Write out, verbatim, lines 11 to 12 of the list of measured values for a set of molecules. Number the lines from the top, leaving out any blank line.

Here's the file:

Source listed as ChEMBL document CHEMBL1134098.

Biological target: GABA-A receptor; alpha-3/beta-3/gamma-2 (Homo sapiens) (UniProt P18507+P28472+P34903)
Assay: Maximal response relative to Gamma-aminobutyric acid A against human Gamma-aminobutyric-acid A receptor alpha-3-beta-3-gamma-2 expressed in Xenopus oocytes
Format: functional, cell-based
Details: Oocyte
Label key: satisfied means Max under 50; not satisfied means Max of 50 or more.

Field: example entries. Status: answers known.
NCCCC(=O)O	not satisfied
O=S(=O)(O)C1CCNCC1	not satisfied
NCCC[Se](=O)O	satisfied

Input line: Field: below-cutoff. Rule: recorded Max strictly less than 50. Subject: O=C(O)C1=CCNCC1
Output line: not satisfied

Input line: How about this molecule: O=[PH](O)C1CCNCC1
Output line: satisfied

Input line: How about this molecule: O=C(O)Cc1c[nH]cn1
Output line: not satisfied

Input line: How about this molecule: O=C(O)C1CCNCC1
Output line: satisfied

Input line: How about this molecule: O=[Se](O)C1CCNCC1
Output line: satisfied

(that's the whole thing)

Input line: Field: below-cutoff. Rule: recorded Max strictly less than 50. Subject: O=C(O)C1=CCNCC1
Output line: not satisfied